Rollout of Model 3 Is a Make-or-Break Moment for Tesla
The electric carmaker’s first mass-market sedan arrives with high hopes and lingering concerns.
All of that sexiness comes at a price, though. The Tesla Model S, the company’s flagship sedan, starts at $80,000 and tops off at more than $150,000, which is well beyond most carbuyers’ budgets. The result is that Tesla has only sold 23,550 total vehicles in 2017, compared with nearly 150,000 for BMW or 346,000 for Hyundai. On top of that, sales have been flat for both the Model S and the Tesla Model X SUV since the 3rd quarter of 2016. The company hasn’t turned a profit since going public in 2010.
Tesla hopes to right its financial ship starting today, when it delivers the first round of its long-awaited, far more affordable sedan, the $35,000 Tesla Model 3. The Model 3 represents Tesla’s first bid for the mainstream car market, and if successful, could not only lead Tesla to profitability, but kickstart the entire American electric vehicle market.
“The Model 3 is pretty much everything for this company right now,” said Jessica Caldwell, executive director of industry analysis for Edmunds. “[Tesla CEO] Elon Musk is trying to do a lot of things, he’s very ambitious, but to do that you need capital, which hasn’t been their strong point since launch. This is finally something that can generate revenue.”
The sleek, five-seater Model 3, which can travel 215 miles on one charge and accelerate from zero to 60 in six seconds, is designed and priced to appeal to everyday commuters, not niche enthusiasts. When Tesla announced the release of the Model 3 back in 2016, it received nearly 400,000 pre-order reservations for $1,000 each. Considering that only 60,000 plug-in cars were sold in all of 2016 — that includes both plug-in hybrids and plug-in electric vehicles — the demand for Model 3 is staggering.
Caldwell said that the Tesla brand is wholly unique in the car world, matching emotional design with a climate-saving mission. Now that the price of entry has been cut by more than half, consumers are scrambling to be part of the Tesla movement.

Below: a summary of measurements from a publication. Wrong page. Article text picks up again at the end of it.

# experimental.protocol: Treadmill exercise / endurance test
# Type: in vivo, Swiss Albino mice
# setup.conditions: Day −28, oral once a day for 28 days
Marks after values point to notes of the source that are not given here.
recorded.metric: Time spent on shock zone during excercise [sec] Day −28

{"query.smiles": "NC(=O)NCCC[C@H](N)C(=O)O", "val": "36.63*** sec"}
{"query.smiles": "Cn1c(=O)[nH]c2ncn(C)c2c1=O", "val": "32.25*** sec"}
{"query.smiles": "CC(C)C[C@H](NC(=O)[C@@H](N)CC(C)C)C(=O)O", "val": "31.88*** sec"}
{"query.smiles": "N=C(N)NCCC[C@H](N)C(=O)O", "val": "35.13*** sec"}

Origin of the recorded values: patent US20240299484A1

“We’ve never seen a car have reservations the year before it came out,” Caldwell said. “Maybe for a special model supercar, but not for a mass-market sedan. It’s all uncharted territory. No one really has a model for how this is going to shake out.”
If Tesla hits its production goals, it could deliver 300,000 Model 3s by the end of 2018. Unfortunately, Tesla has a rocky history of meeting production forecasts, and previous debuts have been marred by technical glitches. There are many questions remaining about whether the Model 3 will be the cash cow that Tesla so desperately needs.
“Will it be reliable? Will people who get the early models have issues with it?” wondered Caldwell. With long wait times — reserving a Model 3 today will get you a car in a year or more — there’s plenty of time for consumers to lose interest. You can get a full refund for your $1,000 reservation if you cancel before signing the final purchase order. “Things have a moment,” added Caldwell, “but the moment doesn’t last forever.”
If the Model 3 is a hit, though, it could provide the momentum that the entire EV market has been waiting for.
“[Electric vehicle makers] really need something like this, a mass-market car that people are excited about,” said Caldwell. “The Chevy Bolt is, from all accounts, a great product, but it doesn’t get people overly passionate. This car can be a linchpin for the movement.”
Tesla offers competitive financing for all of its cars, plus options to lease. The company has also worked hard to ease “range anxiety” associated with electric vehicles by building 909 Supercharging stations in the United States, not only clustered in large cities, but along major interstates nationwide.